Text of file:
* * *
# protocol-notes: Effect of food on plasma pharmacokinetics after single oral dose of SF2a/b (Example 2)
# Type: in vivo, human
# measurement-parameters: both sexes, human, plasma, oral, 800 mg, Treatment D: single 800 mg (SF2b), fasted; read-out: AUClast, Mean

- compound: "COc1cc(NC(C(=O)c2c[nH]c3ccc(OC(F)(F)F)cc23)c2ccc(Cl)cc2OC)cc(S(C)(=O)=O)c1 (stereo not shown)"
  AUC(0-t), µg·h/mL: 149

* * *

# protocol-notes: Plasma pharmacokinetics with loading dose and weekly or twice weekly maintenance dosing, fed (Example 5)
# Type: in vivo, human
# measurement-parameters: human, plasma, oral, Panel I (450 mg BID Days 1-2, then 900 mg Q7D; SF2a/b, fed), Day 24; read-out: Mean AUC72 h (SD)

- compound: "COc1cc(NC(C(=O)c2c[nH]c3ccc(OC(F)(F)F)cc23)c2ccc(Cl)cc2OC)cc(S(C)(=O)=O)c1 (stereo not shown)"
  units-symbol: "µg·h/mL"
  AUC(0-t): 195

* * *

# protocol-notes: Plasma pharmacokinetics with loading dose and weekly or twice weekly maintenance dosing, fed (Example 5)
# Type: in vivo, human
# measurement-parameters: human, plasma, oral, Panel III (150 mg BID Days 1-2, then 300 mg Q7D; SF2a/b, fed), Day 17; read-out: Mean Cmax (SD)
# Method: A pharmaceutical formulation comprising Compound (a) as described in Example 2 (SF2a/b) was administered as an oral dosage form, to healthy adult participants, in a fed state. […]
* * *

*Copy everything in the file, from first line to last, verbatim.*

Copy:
# protocol-notes: Effect of food on plasma pharmacokinetics after single oral dose of SF2a/b (Example 2)
# Type: in vivo, human
# measurement-parameters: both sexes, human, plasma, oral, 800 mg, Treatment D: single 800 mg (SF2b), fasted; read-out: AUClast, Mean

- compound: "COc1cc(NC(C(=O)c2c[nH]c3ccc(OC(F)(F)F)cc23)c2ccc(Cl)cc2OC)cc(S(C)(=O)=O)c1 (stereo not shown)"
  AUC(0-t), µg·h/mL: 149

* * *

# protocol-notes: Plasma pharmacokinetics with loading dose and weekly or twice weekly maintenance dosing, fed (Example 5)
# Type: in vivo, human
# measurement-parameters: human, plasma, oral, Panel I (450 mg BID Days 1-2, then 900 mg Q7D; SF2a/b, fed), Day 24; read-out: Mean AUC72 h (SD)

- compound: "COc1cc(NC(C(=O)c2c[nH]c3ccc(OC(F)(F)F)cc23)c2ccc(Cl)cc2OC)cc(S(C)(=O)=O)c1 (stereo not shown)"
  units-symbol: "µg·h/mL"
  AUC(0-t): 195

* * *

# protocol-notes: Plasma pharmacokinetics with loading dose and weekly or twice weekly maintenance dosing, fed (Example 5)
# Type: in vivo, human
# measurement-parameters: human, plasma, oral, Panel III (150 mg BID Days 1-2, then 300 mg Q7D; SF2a/b, fed), Day 17; read-out: Mean Cmax (SD)
# Method: A pharmaceutical formulation comprising Compound (a) as described in Example 2 (SF2a/b) was administered as an oral dosage form, to healthy adult participants, in a fed state. […]